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,
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,
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,
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,
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6.
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and
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U.S. Environmental Protection Agency
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,
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,” in
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,
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,
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,
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8.
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,
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,
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,
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,
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, and
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,
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, “
Foam Agent to Mitigate the Vapors from Hazardous Material Spills
,” in
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,
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,
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,
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, pp. 366–372.
9.
Halman
,
R.
,
Lockwood
,
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, and
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,
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, “
Development of a Person-Portable Analytical System for Environmental Emergencies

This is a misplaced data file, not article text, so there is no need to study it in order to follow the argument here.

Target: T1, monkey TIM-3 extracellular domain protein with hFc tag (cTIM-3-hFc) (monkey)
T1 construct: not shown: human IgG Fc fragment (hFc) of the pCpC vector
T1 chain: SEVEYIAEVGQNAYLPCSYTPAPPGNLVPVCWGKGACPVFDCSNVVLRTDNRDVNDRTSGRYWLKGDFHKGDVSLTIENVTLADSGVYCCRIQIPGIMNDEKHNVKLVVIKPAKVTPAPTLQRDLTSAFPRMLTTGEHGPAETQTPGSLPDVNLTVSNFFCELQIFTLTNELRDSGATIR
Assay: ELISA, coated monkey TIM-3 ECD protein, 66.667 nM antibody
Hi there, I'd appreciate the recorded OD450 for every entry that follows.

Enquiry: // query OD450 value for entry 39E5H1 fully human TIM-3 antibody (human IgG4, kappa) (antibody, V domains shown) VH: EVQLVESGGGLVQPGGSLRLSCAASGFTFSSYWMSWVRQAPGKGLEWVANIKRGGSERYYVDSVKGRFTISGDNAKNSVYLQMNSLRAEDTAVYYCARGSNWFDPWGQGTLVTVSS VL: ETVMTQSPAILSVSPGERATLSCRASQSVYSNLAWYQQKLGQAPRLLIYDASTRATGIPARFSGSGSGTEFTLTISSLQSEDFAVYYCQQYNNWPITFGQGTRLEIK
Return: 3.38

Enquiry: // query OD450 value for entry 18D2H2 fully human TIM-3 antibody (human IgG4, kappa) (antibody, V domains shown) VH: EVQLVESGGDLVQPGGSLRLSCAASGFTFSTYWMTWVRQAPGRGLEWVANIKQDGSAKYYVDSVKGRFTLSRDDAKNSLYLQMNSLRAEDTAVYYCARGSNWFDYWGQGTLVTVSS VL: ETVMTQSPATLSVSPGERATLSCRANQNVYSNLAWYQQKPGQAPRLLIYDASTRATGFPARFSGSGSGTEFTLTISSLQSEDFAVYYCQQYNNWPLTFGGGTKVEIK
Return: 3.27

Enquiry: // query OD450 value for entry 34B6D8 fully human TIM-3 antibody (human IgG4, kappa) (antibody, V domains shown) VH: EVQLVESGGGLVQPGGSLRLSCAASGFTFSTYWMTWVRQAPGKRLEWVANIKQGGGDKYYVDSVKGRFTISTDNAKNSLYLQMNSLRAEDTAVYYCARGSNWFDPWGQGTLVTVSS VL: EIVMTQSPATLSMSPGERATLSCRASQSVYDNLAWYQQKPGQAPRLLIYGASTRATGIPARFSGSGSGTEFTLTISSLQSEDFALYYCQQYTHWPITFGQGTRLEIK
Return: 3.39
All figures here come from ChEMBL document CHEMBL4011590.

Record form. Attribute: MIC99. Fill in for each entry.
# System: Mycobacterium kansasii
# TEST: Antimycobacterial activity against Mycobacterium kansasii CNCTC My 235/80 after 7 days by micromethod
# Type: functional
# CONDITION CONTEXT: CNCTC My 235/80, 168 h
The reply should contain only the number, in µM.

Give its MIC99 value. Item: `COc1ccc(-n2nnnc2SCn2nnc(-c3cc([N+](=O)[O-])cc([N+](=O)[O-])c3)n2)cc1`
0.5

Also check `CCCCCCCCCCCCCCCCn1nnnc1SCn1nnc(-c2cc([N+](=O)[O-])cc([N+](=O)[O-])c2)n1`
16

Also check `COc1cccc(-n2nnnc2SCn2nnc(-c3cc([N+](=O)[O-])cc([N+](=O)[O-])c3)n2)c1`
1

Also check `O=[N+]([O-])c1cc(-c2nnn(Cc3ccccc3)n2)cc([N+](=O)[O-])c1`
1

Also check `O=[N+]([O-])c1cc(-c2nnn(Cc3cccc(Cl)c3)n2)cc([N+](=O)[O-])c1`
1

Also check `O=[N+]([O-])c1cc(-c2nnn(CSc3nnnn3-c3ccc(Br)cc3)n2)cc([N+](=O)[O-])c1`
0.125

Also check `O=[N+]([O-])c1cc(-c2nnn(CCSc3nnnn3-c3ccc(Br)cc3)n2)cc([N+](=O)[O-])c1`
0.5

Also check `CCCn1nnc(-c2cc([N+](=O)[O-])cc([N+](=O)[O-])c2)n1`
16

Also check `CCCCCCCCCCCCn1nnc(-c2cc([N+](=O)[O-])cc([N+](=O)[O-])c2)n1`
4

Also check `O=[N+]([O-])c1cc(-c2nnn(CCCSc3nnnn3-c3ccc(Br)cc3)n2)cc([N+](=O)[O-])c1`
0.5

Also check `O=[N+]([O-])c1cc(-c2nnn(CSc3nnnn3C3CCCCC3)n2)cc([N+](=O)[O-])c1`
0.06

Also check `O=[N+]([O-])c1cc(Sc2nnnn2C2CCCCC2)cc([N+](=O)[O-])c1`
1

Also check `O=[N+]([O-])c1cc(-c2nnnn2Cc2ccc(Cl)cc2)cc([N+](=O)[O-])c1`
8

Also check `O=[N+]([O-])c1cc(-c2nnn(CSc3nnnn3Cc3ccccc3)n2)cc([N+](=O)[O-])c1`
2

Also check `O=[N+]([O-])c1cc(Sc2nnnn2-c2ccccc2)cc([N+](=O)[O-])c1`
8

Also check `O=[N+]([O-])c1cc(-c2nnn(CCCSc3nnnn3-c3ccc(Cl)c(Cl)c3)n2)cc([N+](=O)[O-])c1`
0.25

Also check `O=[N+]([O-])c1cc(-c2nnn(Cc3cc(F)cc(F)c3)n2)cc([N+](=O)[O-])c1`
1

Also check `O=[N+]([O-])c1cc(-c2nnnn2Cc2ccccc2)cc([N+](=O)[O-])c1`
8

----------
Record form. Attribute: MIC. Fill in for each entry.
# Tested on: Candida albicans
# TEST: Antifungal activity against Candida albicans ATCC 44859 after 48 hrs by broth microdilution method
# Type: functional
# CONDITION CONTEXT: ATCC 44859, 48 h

,” Manuscript Report EE-52,
Environment Canada
, Ottawa,
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Wilson
,
M. P.
, et al
, “
Assessment of Treated Versus Untreated Oil Spills: Final Technical Report
,” Report DOE/EV/04047-T3,
Department of Energy
, Washington, DC,
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.
11.
Bowler
,
B.
,
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,
A.
,
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,
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, and
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,
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, “
Laboratory Studies on the Effect of Oil Dispersant on Evaporation and Dissolution
,” SINTEF Report,
Center for Industrial Research
, Trondheim, Norway,
1985
.
12.
McAuliffe
,
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, “
Dispersal and Alteration of Oil Discharged on a Water Surface
,” in
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,
Pergamon Press
,
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,
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, pp. 19–35.
13.
Johnson
,
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,
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,
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, and
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,
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, “
Physical and Chemical Behaviour of Small Crude Oil Slicks on the Ocean
,” in
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, ASTM STP 659,
McCarthy
,
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,
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, and
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, Eds.,
American Society for Testing and Materials
,
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,
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, pp. 141–158.
14.
Harrison
,
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,
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,
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,
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,
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, and
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,
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, “
Crude Oil Spills: Disappearance of Aromatic and Aliphatic Components from Small Sea-Surface Slicks
,”
Environmental Science and Technology
 0013-936X, Vol.
9
,
1975
, pp. 231–234.
15.
Mackay
,
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,
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,
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, and
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A Study of the Mechanism of Chemical Dispersion of Oil Spills
,” Manuscript Report EE-76,
Environment Canada
, Ottawa,
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.